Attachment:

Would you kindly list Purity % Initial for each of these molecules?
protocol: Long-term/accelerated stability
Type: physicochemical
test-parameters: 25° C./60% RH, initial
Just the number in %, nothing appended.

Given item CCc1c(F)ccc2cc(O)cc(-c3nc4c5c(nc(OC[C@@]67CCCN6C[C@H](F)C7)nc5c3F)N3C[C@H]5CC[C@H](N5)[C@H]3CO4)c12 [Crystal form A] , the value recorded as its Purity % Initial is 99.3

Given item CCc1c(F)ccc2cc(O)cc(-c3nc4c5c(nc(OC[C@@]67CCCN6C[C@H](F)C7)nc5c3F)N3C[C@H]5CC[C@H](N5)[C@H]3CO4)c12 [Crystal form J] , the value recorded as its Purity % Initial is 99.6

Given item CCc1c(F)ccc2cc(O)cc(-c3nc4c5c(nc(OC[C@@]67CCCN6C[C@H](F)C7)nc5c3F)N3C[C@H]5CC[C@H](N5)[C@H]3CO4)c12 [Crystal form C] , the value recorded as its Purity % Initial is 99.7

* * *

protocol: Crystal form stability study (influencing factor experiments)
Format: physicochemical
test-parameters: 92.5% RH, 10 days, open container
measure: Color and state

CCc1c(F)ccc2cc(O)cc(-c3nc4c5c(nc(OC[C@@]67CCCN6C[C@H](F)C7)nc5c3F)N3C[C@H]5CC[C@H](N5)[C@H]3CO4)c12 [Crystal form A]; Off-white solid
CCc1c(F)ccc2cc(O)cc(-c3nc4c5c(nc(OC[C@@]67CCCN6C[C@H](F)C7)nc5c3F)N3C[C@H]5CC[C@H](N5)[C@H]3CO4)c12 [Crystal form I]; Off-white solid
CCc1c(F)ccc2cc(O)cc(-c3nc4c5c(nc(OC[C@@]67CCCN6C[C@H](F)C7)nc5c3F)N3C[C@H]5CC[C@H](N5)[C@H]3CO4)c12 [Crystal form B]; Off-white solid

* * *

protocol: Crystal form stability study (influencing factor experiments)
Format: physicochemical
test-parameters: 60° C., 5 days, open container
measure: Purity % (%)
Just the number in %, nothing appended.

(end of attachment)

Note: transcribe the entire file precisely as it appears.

Would you kindly list Purity % Initial for each of these molecules?
protocol: Long-term/accelerated stability
Type: physicochemical
test-parameters: 25° C./60% RH, initial
Just the number in %, nothing appended.

Given item CCc1c(F)ccc2cc(O)cc(-c3nc4c5c(nc(OC[C@@]67CCCN6C[C@H](F)C7)nc5c3F)N3C[C@H]5CC[C@H](N5)[C@H]3CO4)c12 [Crystal form A] , the value recorded as its Purity % Initial is 99.3

Given item CCc1c(F)ccc2cc(O)cc(-c3nc4c5c(nc(OC[C@@]67CCCN6C[C@H](F)C7)nc5c3F)N3C[C@H]5CC[C@H](N5)[C@H]3CO4)c12 [Crystal form J] , the value recorded as its Purity % Initial is 99.6

Given item CCc1c(F)ccc2cc(O)cc(-c3nc4c5c(nc(OC[C@@]67CCCN6C[C@H](F)C7)nc5c3F)N3C[C@H]5CC[C@H](N5)[C@H]3CO4)c12 [Crystal form C] , the value recorded as its Purity % Initial is 99.7

* * *

protocol: Crystal form stability study (influencing factor experiments)
Format: physicochemical
test-parameters: 92.5% RH, 10 days, open container
measure: Color and state

CCc1c(F)ccc2cc(O)cc(-c3nc4c5c(nc(OC[C@@]67CCCN6C[C@H](F)C7)nc5c3F)N3C[C@H]5CC[C@H](N5)[C@H]3CO4)c12 [Crystal form A]; Off-white solid
CCc1c(F)ccc2cc(O)cc(-c3nc4c5c(nc(OC[C@@]67CCCN6C[C@H](F)C7)nc5c3F)N3C[C@H]5CC[C@H](N5)[C@H]3CO4)c12 [Crystal form I]; Off-white solid
CCc1c(F)ccc2cc(O)cc(-c3nc4c5c(nc(OC[C@@]67CCCN6C[C@H](F)C7)nc5c3F)N3C[C@H]5CC[C@H](N5)[C@H]3CO4)c12 [Crystal form B]; Off-white solid

* * *

protocol: Crystal form stability study (influencing factor experiments)
Format: physicochemical
test-parameters: 60° C., 5 days, open container
measure: Purity % (%)
Just the number in %, nothing appended.